The first issues of "Prospect" ostensibly did not receive a warm reception, particularly from Nassau Hall, which viewed the magazine and its group sponsor as a barrier to the progressive agenda of President William Bowen GS '58 and the University trustees. Princeton officials were quoted criticizing the publication in the 'Prince,' Princeton Alumni Weekly and The New York Times.
Former U.S. Senator Bill Bradley '65, who served on the alumni advisory board of "Prospect," also created a stir when he quit the publication abruptly after its second issue, saying in the 'Prince' that the magazine was "filled with innuendo and unsupported allegations" about the University.
Several alumni expressed surprise when they learned that Alito associated with Davis and CAP.
"We all thought of [CAP] as the crinkly old alums," said Mark Dwyer '72, a friend of Alito's and his roommate when both of them were studying at Yale Law. "But they seemed a little far enough from the mainstream that I didn't know anybody who had much to do with them."
Diane Weeks '75, a vocal critic of CAP financier Davis and a colleague of Alito's when he was U.S. Attorney for New Jersey, did not expect Alito to publicly associate himself with the group. "I'm very surprised that he would support such an organization," Weeks said, but added, "I once joked to him that he must be very disappointed that women were admitted to Princeton and he just didn't have a response."
Some alumni have suggested, however, that Alito's association with CAP may not be exclusively about politics, but also about networking for the job market.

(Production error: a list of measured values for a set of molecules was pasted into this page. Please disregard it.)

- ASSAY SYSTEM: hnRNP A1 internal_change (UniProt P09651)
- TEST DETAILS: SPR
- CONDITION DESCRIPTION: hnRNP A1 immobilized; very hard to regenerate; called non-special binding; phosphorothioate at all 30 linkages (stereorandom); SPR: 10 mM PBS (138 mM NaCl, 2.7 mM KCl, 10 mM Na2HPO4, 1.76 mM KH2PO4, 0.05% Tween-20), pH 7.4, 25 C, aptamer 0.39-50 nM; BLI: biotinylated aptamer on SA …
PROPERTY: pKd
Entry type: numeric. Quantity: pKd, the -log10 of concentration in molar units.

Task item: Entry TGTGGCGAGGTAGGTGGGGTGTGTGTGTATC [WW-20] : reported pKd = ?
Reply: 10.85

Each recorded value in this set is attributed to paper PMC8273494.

"Probably the most cynical view was that undergraduates [who were members of CAP] wanted to ingratiate themselves so that they had good summer jobs," Lee Kaplan '73 said. "Other people thought that they were truly committed individuals who were swimming against the prevailing political tide."
A possible networking connection involves Terry Eastland, who served in the Justice Department during the Reagan administration and was involved with CAP, according to two people familiar with the group who asked not to be named because of the sensitivity of the issue.
"That would have been a good connection for Sam," one of the individuals said.
Indeed, the mention of CAP seems out of place on a resume that discussed Alito's involvement with more prominent organizations such as the Federalist Society, a group of conservative lawyers, and the National Review and American Spectator, two national conservative publications.
Asked about his former roommate's possible intentions, Dwyer said, "I'm sure Sam had something in mind. He wouldn't have put that in his job application if he didn't have a connection."
Regardless, some alumni say Alito's association with CAP should factor into the nominee's pending hearings before the Senate.
"I don't know about his involvement in CAP," said Sally Franks '80, who sued several Prospect Avenue eating clubs for denying women membership. "But I know about CAP and what kind of an organization CAP was in the late 70s and the early 80s and how reprehensible and scary it is that someone trying to be on the Supreme Court would have touted his membership in a job application."
Weeks, Alito's former colleague said: "I think now he has completely opened up the issue about what is your current opinion about abortion, about the rights of women and minorities ... as opposed to [recent nominee and Supreme Court Chief Justice John] Roberts, Sam's going to have to answer those questions."
Indeed for some interviewed, the revelation about Alito's association with CAP has already negatively affected their perceptions of him.
"It did rearrange my view of him a little bit because these people seemed so rabid and out of control," Abigail Bok '76 said. "This wasn't a serious debate about what Princeton should be like, as far as we could tell. It was just people snarling extremist views and yapping around the edges."
— Includes reporting by Princetonian Staff Writer Aditi Eleswarapu.
The original version of this article did not clearly identify Marsha Levy-Warren's quote regarding Concerned Alumni of Princeton's stance on coeducation and affirmative action as relating to the organization specifically. Also, this article reflects updates not in the paper's print edition.
Original URL: http://www.dailyprincetonian.com/2005/11/18/13876/